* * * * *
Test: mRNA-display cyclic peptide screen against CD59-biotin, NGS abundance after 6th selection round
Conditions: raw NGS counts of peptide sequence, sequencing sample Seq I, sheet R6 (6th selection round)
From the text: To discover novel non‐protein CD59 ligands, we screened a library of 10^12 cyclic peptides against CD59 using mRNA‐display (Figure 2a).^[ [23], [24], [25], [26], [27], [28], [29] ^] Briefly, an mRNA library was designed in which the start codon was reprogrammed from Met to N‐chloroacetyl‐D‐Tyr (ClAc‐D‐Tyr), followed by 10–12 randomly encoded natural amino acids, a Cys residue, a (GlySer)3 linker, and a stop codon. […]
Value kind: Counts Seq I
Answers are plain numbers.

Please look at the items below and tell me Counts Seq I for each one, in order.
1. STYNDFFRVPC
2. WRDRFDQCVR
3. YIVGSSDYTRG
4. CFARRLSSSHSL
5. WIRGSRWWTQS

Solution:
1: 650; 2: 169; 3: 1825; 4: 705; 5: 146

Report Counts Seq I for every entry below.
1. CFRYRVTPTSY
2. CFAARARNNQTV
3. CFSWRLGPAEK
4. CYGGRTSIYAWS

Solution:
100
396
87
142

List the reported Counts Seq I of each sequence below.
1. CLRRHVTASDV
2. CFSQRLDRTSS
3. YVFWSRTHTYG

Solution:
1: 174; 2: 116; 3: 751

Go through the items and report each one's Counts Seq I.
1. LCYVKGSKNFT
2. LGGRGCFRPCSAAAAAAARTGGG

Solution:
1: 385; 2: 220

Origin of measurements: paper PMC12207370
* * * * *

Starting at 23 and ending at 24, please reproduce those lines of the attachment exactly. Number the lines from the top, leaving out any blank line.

142

List the reported Counts Seq I of each sequence below.